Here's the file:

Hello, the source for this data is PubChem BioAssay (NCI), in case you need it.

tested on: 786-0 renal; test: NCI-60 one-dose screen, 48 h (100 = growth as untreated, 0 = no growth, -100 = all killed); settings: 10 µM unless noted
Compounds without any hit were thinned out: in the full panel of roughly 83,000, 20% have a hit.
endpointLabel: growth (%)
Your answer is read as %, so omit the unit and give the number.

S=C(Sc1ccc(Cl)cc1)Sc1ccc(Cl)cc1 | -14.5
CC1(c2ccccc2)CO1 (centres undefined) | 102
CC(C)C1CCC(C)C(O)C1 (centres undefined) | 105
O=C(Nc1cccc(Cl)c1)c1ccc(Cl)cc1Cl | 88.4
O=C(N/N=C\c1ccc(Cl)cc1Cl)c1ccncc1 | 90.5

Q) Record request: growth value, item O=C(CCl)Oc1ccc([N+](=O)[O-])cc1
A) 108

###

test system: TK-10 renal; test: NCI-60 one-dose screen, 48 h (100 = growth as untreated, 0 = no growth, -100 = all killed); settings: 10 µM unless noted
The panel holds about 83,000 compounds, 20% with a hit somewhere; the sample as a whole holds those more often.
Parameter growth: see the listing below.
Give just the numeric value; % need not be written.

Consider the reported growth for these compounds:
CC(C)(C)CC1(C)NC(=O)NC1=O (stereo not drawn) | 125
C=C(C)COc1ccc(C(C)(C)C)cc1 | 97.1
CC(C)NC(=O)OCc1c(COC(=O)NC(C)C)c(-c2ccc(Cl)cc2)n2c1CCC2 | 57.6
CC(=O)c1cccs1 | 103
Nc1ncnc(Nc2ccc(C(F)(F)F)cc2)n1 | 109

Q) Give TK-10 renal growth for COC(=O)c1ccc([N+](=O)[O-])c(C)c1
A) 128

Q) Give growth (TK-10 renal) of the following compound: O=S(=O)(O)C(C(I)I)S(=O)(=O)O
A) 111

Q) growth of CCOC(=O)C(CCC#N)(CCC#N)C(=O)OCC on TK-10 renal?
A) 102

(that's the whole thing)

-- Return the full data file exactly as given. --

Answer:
Hello, the source for this data is PubChem BioAssay (NCI), in case you need it.

tested on: 786-0 renal; test: NCI-60 one-dose screen, 48 h (100 = growth as untreated, 0 = no growth, -100 = all killed); settings: 10 µM unless noted
Compounds without any hit were thinned out: in the full panel of roughly 83,000, 20% have a hit.
endpointLabel: growth (%)
Your answer is read as %, so omit the unit and give the number.

S=C(Sc1ccc(Cl)cc1)Sc1ccc(Cl)cc1 | -14.5
CC1(c2ccccc2)CO1 (centres undefined) | 102
CC(C)C1CCC(C)C(O)C1 (centres undefined) | 105
O=C(Nc1cccc(Cl)c1)c1ccc(Cl)cc1Cl | 88.4
O=C(N/N=C\c1ccc(Cl)cc1Cl)c1ccncc1 | 90.5

Q) Record request: growth value, item O=C(CCl)Oc1ccc([N+](=O)[O-])cc1
A) 108

###

test system: TK-10 renal; test: NCI-60 one-dose screen, 48 h (100 = growth as untreated, 0 = no growth, -100 = all killed); settings: 10 µM unless noted
The panel holds about 83,000 compounds, 20% with a hit somewhere; the sample as a whole holds those more often.
Parameter growth: see the listing below.
Give just the numeric value; % need not be written.

Consider the reported growth for these compounds:
CC(C)(C)CC1(C)NC(=O)NC1=O (stereo not drawn) | 125
C=C(C)COc1ccc(C(C)(C)C)cc1 | 97.1
CC(C)NC(=O)OCc1c(COC(=O)NC(C)C)c(-c2ccc(Cl)cc2)n2c1CCC2 | 57.6
CC(=O)c1cccs1 | 103
Nc1ncnc(Nc2ccc(C(F)(F)F)cc2)n1 | 109

Q) Give TK-10 renal growth for COC(=O)c1ccc([N+](=O)[O-])c(C)c1
A) 128

Q) Give growth (TK-10 renal) of the following compound: O=S(=O)(O)C(C(I)I)S(=O)(=O)O
A) 111

Q) growth of CCOC(=O)C(CCC#N)(CCC#N)C(=O)OCC on TK-10 renal?
A) 102